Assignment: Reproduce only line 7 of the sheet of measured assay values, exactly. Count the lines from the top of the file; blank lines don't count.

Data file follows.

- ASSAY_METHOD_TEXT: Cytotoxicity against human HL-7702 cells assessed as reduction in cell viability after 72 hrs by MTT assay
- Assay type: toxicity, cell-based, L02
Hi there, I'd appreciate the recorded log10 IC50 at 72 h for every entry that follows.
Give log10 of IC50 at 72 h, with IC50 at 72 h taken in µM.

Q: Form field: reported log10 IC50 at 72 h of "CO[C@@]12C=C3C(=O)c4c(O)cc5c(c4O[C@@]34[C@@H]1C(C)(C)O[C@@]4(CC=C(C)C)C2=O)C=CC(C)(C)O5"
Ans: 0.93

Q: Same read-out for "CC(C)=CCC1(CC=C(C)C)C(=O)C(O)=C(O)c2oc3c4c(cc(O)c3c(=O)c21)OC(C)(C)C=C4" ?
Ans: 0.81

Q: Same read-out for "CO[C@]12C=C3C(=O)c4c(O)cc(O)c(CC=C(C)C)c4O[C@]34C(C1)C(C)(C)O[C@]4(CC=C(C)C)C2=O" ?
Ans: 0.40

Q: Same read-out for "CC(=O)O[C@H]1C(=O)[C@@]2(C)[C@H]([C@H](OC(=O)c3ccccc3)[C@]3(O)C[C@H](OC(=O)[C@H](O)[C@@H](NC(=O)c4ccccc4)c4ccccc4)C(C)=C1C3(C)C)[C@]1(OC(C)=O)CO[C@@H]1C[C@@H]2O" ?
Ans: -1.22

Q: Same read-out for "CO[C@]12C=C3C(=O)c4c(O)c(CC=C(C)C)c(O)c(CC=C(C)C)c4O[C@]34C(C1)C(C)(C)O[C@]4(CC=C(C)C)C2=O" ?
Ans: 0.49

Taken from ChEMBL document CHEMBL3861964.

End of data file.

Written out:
Q: Same read-out for "CC(C)=CCC1(CC=C(C)C)C(=O)C(O)=C(O)c2oc3c4c(cc(O)c3c(=O)c21)OC(C)(C)C=C4" ?